NYC man returns from 3-year sea voyage - CBS News 8 - San Diego, CA News Station - KFMB Channel 8

NYC man returns from 3-year sea voyage

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Sailor Reid Stowe, left, gets a good look at his son Darshen, 23 months, after landing his 70-foot schooner "Anne" in New York and reuniting with girlfriend Soanya Ahmad, right, and their son, whom he'd not yet seen, Thursday, June 17, 2010, in New York. Sailor Reid Stowe, left, gets a good look at his son Darshen, 23 months, after landing his 70-foot schooner "Anne" in New York and reuniting with girlfriend Soanya Ahmad, right, and their son, whom he'd not yet seen, Thursday, June 17, 2010, in New York.
Map shows sailor's journey which he claims is the longest sea voyage in history. Map shows sailor's journey which he claims is the longest sea voyage in history.

NEW YORK (AP) — A sailor who had been cruising around the world finally returned to dry land more than three years after leaving it, arriving to the welcoming arms of loved ones, including a toddler son he had never met.

Reid Stowe, 58, had a huge grin on his face as he docked his 70-foot, two-masted schooner "Anne" at a pier near West 42nd Street on Thursday afternoon. Family and friends applauded and cheered. Stowe had been sailing nonstop for 1,152 days, missing the birth of his 23-month-old son, Darshen.

He showed no signs of seasickness when he got onto the dock and immediately kissed the cheek of his girlfriend, Soanya Ahmad, 26, and their son, who was asleep in her arms.

Stowe and Ahmad originally had planned to take a 1,000-day trip together and left from Hoboken, N.J., on April 21, 2007. Stowe already had sailed to every continent over four decades. For Ahmad, it was her first time sailing beyond the Hudson River.

But after 10 months, Ahmad abandoned her quest nearly a third of the way through, saying she was plagued by seasickness and suspecting she was pregnant. Reid continued the trip without her.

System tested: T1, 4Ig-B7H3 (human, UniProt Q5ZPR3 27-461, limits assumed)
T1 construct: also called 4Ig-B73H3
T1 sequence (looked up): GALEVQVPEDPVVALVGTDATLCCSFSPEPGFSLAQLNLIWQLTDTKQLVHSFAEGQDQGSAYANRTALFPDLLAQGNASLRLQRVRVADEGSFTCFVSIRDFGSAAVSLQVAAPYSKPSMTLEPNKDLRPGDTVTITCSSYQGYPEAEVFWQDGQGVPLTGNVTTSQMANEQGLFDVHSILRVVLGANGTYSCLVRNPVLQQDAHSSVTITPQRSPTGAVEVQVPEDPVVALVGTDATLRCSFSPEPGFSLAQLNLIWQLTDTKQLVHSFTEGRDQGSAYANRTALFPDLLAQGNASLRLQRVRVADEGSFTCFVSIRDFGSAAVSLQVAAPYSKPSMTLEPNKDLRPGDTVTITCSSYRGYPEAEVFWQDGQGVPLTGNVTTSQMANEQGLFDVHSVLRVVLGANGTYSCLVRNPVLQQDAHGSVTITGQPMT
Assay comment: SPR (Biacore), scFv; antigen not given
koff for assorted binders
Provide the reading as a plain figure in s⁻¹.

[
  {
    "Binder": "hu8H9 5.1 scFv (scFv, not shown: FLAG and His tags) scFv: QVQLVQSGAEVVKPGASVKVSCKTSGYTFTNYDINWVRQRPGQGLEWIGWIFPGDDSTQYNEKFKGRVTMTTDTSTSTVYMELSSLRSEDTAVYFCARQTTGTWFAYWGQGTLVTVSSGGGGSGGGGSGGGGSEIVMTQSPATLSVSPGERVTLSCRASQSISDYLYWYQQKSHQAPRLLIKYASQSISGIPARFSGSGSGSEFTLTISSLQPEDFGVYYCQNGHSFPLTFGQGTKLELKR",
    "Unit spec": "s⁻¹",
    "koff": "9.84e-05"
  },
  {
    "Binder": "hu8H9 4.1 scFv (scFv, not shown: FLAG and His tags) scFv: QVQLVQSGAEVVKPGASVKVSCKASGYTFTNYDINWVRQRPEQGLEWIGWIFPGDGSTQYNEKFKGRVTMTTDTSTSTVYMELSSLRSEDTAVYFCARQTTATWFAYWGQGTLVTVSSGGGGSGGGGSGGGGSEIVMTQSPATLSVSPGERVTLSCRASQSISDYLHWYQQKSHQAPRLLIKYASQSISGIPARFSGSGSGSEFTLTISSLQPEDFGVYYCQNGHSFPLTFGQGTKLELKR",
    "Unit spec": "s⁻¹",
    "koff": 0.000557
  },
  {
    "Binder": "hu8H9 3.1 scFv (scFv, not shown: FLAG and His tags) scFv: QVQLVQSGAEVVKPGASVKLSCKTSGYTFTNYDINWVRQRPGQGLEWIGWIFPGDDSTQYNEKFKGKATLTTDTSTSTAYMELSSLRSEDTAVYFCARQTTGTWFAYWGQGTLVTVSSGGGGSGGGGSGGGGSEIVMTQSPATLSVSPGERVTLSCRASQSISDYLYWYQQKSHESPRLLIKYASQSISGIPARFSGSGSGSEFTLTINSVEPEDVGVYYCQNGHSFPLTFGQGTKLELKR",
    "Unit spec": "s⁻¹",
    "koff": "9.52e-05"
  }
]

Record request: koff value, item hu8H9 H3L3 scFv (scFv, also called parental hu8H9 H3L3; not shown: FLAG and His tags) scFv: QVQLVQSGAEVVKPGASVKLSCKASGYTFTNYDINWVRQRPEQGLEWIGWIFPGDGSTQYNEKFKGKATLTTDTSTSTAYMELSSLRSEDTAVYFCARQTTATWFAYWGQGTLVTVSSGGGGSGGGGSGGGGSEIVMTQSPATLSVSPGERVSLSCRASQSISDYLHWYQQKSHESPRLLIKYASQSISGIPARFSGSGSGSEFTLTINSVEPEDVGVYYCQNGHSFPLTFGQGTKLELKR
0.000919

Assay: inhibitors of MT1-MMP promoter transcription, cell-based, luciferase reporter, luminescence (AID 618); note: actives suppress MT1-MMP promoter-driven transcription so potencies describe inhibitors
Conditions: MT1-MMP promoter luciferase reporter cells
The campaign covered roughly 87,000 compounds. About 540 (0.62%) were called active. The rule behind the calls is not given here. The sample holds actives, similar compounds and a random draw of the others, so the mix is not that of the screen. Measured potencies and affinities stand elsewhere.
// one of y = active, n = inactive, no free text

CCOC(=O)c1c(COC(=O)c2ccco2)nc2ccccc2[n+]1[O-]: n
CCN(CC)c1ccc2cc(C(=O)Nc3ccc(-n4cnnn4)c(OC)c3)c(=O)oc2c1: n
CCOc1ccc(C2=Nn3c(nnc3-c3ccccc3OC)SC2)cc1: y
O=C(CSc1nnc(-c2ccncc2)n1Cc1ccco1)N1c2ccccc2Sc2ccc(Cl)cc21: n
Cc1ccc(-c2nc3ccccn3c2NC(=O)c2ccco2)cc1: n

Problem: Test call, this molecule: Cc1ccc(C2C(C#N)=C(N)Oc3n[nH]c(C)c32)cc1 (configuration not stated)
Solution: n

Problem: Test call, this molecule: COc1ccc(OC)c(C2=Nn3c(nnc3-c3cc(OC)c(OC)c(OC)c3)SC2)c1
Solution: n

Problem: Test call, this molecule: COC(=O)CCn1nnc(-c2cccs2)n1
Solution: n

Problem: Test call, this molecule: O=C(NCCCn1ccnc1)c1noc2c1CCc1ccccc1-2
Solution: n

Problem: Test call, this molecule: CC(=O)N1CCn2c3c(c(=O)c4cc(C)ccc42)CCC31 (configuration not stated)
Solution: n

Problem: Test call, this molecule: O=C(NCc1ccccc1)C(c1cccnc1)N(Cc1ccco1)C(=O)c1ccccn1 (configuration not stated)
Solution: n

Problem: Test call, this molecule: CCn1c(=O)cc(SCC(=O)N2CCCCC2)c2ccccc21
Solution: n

"Before we left, we had an agreement that if I had to get off for any reason, he would go on," Ahmad said. "I knew if he came back and didn't finish the voyage, he would just go back again. There was no way he wasn't going to finish it."

Stowe said seeing Ahmad leave was the hardest part of his trip.

"We had to succeed with this mission," Stowe said. "Soanya and I both knew I had to do what I had to do."

Restaurants donated food, including rice, beans, tomato sauce, pasta, chocolate and spices. Other companies contributed as well, donating money, a GPS system and even the costs and maintenance of his website. Stowe's parents also assisted.

To keep himself busy for the last two years, Stowe repaired torn sails, painted, practiced yoga and wrote a book that he hopes to get published. He was able to send e-mails and make satellite phone calls.

Stowe said his trip breaks a record from the 1890s when a Norwegian ship traveled for 1,067 days. Stowe said he didn't get the record verified with Guinness World Records beforehand because he couldn't afford the entrance fee. A spokeswoman from Guinness confirmed that a claim has since been registered and it is being researched.

Charles Doane, editor-at-large of Sail magazine, is convinced Stowe set a new record. The GPS satellite system that tracked the voyage provides proof that the schooner had not touched land, he said.

Stowe's trip wasn't always smooth sailing, though; 15 days after setting sail, he collided with a freighter and his boat briefly capsized last February.

Stowe dedicated his accomplishment to his parents, who have helped support his travels.

His mother, Anne Stowe — the boat's namesake — said she is happy her son is alive and well.

"I feel better than I have felt in 1,152 days," she said, adding that it was the first time she and her husband had seen their six children together in more than 35 years.

Thursday also was the first time Stowe met his granddaughter, 3-year-old Lucy, the child of his daughter from an earlier relationship.

Stowe said that aside from his family, there was nothing that he missed while he was away. He joked that he wanted to cook the remaining tuna he had caught for dinner.

He said he planned to repair his boat — which he and his family built more than 30 years ago — and he hopes to tour around the country's waterways with his family.

"This is my life," Stowe said. "This is what I do."

 

Copyright 2010 The Associated Press.

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